How was the water supply disrupted?
The water is believed to be contaminated by Indulin AA86, an asphalt emulsifying agent.
The chemical seeped into the water during a backflow incident — when water flows in the opposite direction — in the industrial district of Corpus Christie. A faulty valve triggered the incident.
“In the simplest terms, someone was careless when they were injecting chemicals with a pump and (...) when the injection occurred it crossed over into our water system,” city spokesperson Kim Womack told KRIS-TV, a local TV station.
Can the contaminating chemical harm people?
Indulin AA86 is a viscous, dark amber liquid that is used to combine different substances, particularly asphalt with water. It is hazardous on its own or when it comes into contact with water as it is an insoluble substance.
Exposure can lead to skin irritation, a burning sensation in the eyes, and damage to the respiratory tract and digestive system.
How are people getting water?
Residents have been advised to use only bottled water and avoid tap water for their daily needs.
They have been cautioned against treating tap water since "boiling, freezing, filtering, adding chlorine or other disinfectants, or letting the water stand will not make the water safe."
Some schools in the city have been closed. Those which remain open are providing bottled water and antibacterial sanitizer as long as supplies last.
The water ban has been lifted from certain neighbourhoods in the city. Other residents are still waiting for free-flowing clean water.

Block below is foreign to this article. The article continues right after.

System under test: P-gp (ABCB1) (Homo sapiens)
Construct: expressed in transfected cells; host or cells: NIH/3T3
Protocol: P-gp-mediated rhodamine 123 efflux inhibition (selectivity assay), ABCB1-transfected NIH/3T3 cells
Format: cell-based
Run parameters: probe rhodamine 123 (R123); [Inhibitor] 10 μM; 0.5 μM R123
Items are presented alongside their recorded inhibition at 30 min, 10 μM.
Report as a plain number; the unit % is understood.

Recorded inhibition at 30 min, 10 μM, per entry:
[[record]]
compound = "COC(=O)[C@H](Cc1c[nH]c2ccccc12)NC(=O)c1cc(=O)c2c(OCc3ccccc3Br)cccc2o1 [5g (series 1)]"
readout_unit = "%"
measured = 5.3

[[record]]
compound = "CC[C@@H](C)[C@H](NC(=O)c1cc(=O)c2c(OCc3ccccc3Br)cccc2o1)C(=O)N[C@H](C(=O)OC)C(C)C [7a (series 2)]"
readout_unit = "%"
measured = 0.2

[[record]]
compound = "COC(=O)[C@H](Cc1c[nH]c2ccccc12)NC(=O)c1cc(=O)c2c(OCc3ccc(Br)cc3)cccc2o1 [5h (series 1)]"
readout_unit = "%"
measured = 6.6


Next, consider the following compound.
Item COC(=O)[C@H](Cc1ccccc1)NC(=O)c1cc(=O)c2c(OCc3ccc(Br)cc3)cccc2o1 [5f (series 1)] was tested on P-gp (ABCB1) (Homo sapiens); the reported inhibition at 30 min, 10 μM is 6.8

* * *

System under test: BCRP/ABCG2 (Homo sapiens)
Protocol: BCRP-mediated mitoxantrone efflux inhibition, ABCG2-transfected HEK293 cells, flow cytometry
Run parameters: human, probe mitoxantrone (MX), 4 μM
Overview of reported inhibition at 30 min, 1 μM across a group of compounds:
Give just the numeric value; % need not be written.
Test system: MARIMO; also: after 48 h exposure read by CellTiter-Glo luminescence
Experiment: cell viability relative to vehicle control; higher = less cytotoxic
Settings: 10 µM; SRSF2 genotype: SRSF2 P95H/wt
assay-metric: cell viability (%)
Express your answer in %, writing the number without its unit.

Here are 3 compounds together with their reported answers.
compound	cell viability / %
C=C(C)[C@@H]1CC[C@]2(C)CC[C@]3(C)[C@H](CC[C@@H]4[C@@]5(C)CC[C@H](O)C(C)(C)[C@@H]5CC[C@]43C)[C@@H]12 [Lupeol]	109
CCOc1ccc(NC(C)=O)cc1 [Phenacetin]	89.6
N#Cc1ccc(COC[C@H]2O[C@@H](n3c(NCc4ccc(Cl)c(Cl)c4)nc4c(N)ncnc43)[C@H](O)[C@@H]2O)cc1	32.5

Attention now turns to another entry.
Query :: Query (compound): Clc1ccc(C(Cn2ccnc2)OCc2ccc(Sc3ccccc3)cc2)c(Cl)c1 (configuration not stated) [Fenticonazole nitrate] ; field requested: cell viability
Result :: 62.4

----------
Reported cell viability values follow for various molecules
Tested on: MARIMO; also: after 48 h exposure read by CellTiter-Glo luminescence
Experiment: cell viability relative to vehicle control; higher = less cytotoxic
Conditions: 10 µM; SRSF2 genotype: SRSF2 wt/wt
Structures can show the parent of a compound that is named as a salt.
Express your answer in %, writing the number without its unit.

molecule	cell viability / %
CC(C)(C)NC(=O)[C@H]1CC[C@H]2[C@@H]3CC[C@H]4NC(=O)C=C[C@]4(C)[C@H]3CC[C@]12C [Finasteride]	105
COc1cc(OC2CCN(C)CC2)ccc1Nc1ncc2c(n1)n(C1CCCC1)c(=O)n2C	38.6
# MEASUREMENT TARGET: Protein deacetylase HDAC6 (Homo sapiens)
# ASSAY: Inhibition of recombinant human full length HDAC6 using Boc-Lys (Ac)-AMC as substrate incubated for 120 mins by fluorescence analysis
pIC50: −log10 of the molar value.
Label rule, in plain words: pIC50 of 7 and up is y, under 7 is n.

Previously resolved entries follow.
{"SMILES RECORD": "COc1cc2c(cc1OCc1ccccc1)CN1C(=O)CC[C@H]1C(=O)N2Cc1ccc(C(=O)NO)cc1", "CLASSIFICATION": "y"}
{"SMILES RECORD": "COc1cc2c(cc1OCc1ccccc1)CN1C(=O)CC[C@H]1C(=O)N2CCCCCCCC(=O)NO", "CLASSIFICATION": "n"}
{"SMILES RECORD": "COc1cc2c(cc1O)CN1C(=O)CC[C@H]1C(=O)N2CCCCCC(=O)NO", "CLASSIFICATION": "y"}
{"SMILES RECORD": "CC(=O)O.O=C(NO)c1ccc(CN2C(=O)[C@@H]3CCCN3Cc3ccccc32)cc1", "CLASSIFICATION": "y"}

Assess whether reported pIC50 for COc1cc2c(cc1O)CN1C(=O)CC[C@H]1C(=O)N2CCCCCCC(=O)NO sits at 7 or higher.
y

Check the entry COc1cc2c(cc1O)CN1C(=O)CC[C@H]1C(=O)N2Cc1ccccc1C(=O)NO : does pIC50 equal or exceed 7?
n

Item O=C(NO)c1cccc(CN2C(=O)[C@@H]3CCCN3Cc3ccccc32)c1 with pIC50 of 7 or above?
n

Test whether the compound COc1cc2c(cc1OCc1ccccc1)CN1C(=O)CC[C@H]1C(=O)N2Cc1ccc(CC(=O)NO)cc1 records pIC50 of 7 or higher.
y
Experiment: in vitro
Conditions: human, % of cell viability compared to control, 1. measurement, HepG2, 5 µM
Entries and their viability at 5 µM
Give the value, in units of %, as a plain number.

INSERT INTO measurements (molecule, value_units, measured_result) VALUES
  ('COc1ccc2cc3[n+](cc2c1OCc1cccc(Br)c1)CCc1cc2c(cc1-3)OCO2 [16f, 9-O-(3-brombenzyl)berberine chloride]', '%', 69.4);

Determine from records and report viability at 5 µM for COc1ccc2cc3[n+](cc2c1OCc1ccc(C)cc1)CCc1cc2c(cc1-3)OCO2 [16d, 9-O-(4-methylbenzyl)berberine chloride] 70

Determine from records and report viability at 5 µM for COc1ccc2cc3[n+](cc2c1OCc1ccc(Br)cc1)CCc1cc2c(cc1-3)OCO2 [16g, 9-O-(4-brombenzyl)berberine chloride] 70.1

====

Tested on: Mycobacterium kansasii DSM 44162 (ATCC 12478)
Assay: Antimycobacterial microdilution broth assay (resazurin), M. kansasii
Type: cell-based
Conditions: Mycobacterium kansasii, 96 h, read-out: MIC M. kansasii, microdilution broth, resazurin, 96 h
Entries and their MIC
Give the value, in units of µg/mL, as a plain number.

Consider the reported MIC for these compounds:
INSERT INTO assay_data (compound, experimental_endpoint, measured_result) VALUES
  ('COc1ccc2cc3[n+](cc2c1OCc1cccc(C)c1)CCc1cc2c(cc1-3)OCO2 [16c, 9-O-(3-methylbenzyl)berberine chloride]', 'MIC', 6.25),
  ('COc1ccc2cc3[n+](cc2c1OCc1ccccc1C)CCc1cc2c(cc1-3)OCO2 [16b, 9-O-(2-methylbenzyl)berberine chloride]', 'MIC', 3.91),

Has anyone been held responsible?
Two restaurants have obtained a restraining order against Valero Energy, an oil manufacturing company, and Ergon Asphalt & Emulsions Inc, an asphalt production company. The order prohibits Valero and Ergon from destroying any evidence which shows they contaminated the water supply.
Valero has responded, saying that they do not believe that the city’s water supply was affected. "We do not believe this issue is being caused by Valero’s Corpus Christi refineries,” Valero spokesperson Lillian Riojas said made in a statement to the Corpus Christi Caller-Times.
Has this happened before?
The city has a history of poor water infrastructure. The cast iron pipes carrying the city’s water are 362 kilometres long and were built between 1950 to 1959. Plans to rebuild the pipes, drafted in 2015, are costly.
Three water advisories have been issued since 2015, one of them over E.Coli concerns in July last year.
Another advisory in September 2015 warned of low chlorine levels. The third was in May 2016, over the presence of non-harmful bacteria.
The town of Flint, Michigan recently suffered from the contamination of lead in their water supply.